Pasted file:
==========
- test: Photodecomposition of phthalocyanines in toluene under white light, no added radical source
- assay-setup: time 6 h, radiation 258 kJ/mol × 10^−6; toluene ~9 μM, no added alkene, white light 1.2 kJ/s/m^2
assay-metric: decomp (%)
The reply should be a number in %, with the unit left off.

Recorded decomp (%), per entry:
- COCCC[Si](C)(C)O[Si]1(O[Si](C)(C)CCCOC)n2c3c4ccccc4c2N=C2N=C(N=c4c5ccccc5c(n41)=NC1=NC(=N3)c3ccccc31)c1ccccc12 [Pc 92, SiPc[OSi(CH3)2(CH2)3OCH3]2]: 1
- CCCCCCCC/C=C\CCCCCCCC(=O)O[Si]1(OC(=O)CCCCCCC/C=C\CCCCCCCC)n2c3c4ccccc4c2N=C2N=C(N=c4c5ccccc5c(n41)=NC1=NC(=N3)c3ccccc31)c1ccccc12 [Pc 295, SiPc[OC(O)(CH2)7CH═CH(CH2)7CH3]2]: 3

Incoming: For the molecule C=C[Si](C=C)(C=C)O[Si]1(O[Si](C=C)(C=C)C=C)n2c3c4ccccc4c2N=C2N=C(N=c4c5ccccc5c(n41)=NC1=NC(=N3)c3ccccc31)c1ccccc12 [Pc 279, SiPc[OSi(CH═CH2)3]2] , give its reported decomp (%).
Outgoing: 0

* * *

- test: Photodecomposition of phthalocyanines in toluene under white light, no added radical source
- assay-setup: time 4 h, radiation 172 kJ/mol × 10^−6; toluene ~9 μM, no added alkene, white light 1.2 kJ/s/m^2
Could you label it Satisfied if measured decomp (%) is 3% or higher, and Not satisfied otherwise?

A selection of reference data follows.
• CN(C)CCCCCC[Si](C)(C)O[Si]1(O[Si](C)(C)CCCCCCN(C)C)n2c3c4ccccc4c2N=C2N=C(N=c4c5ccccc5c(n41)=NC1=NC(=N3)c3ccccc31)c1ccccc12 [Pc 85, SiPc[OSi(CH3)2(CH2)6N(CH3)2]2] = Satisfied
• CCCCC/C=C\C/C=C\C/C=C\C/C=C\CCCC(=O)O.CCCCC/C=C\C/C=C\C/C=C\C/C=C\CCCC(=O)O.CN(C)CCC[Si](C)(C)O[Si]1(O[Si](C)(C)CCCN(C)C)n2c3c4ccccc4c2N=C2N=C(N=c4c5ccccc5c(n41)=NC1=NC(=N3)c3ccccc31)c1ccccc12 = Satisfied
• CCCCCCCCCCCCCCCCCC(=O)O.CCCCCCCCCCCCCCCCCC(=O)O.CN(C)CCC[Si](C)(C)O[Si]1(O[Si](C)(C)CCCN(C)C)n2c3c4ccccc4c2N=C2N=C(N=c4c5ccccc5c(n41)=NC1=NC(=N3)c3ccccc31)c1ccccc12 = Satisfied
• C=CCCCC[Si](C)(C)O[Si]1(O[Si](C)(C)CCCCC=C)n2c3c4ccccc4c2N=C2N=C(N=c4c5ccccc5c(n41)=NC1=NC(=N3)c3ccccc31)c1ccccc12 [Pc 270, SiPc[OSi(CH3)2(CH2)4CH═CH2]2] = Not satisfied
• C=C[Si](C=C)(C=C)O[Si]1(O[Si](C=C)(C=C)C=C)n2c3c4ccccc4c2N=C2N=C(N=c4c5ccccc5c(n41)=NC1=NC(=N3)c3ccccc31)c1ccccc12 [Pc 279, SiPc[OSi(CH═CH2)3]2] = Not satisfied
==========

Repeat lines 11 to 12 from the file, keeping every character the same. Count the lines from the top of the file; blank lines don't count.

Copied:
- test: Photodecomposition of phthalocyanines in toluene under white light, no added radical source
- assay-setup: time 4 h, radiation 172 kJ/mol × 10^−6; toluene ~9 μM, no added alkene, white light 1.2 kJ/s/m^2